Rakesh's movie talk
I, Robot (2004)

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Directed By Alex Proyas
Written by Jeff Vintar and Akiva Goldsman (based on story by Jeff Vintar, suggested by books by Isaac Asimov)
Starring Wills Smith, Bridget Moynahan, James Cromwell and Bruce Greenwood


The last time a movie with a title beginning with 'I' appeared was I, Spy. I have not seen it, but the reviews were bad. This time 'I' makes an appearance again, and it is called 'I, Robot', and of course, it is not a sequel.


The story is based on stories by one Isaac Asimov. Now, fans of Science Fiction literature rever this guy. I believe he is bigger than another writer who had more big-budget movies made out of his stories - Philip K. Dick. Both write futuristic stories about a sane hero surrounded by insane, technology driven, and affected ambience. At least that's what I learned from films like Blade Runner, Total Recall and Minority Report.


In fact, the movie is very much alike Minority Report, right from its view of the future right up to the elements of traditional murder mystery. I am too lazy to list down the similarities, and it would probably be unwise for us anyway since both movies are very interesting in their own way.


The mystery here involves the murder of Dr. Alfred Lanning and the suspect is a robot. And the whole story debates the three laws of robots as drawn by Lanning (or Asimov) which is:


1 - A robot cannot hurt a human or allow a human to come to harm

2 - A robot must obey a human's order unless the orders conflict with the first law

3 - A robot must protect its own existence as long as it doesn't conflict with the first two laws.


Pretty tight, huh? Of course you will disagree, especially if you are a lawyer.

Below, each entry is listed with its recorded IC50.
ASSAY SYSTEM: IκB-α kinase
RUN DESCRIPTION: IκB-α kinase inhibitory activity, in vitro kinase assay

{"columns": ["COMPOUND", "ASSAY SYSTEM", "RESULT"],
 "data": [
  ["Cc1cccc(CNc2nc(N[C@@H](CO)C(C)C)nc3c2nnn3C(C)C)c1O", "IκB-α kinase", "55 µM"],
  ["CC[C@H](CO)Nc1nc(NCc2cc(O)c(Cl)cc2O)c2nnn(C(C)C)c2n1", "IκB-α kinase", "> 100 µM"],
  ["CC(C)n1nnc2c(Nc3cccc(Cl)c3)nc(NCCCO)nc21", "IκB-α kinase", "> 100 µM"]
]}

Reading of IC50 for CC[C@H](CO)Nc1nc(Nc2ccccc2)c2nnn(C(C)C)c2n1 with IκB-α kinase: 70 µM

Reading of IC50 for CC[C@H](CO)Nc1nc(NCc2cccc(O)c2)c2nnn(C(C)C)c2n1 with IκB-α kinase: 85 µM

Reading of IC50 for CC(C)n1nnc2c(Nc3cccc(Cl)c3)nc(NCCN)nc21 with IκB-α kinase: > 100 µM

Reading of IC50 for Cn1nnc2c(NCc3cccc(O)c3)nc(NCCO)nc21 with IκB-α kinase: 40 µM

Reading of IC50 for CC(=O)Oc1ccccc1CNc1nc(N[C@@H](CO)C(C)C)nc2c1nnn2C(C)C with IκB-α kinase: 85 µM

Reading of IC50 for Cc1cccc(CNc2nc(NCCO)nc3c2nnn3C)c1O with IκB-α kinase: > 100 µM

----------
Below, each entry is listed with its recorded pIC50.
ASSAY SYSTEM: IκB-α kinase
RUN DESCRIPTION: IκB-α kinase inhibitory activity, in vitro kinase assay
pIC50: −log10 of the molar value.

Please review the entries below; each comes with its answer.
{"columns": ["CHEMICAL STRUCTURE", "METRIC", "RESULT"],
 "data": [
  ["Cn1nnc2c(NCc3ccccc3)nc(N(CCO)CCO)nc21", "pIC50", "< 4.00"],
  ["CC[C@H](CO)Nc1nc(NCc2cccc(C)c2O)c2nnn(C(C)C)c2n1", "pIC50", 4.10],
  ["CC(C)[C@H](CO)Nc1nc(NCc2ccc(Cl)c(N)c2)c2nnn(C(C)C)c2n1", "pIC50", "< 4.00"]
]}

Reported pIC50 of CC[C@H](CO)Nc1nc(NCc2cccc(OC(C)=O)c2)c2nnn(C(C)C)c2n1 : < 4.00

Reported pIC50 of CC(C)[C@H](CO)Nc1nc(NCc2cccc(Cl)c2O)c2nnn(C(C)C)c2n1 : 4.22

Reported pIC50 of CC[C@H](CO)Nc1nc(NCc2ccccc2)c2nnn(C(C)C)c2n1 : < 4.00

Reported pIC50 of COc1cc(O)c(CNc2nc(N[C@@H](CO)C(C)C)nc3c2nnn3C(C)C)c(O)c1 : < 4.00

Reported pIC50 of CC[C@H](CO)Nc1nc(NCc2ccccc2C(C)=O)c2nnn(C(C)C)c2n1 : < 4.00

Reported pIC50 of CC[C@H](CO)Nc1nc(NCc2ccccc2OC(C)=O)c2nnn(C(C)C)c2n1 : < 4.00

Will Smith plays Detective Spooner, a guy from our time. He hates those robots and is hell-bent in tracking the bad robot down and nailing its err..rear. Smith plays down is usual smart-ass good funny guy image here. There is a little bit of Ford's cop in Blade Runner in Spooner, but at the same time he has not completely lost his sense of humour. In one scene, when Lanning's employer (played by Bruce Greenword) gives his statement, Smith sneezes loudly. "Excuse me," he says, "I am allergic to bullshit". Classic Smith comedy. And at the same time, he has not forgotten that he was the guy who played Muhammad Ali. Smith ranks alongside the likes of Nicholas Cage and John Travolta in their ability to blend in films of various genres.


Like Total Recall and Minority Report, the film does indicate the dangers of technology. There is a sense of danger hovering throughout the film, and only Smith's presence give it some kind of optimism, though he is cynical as hell. Most of the themes have already been explored especially in the greatest sci-fi ever, 2001: A Space Odyssey. In fact, the lead robot in the movie, Sonny, sounds like HAL (2001: A Space Odyssey). Probably intentional.


All in all, this is a good movie. It is getting more and more difficult to do a feature length sci-fi movie in these days of easy CG, as TV is doing a good job in grinding sci-fi to the ground with the cheap effects, cheap script and cheap performance. If not for these cheap craps, the audience prefer reality shows - those as exciting as watching snail doing a hundred metre dash.


Enough complain. This is good movie, but I have a feeling that it will not be remembered for long. Watch it now. It might be dated later. I concur that almost all of the nineties sci-fi movies - with the exception of Total Recall, are dated now. Including Minority Report.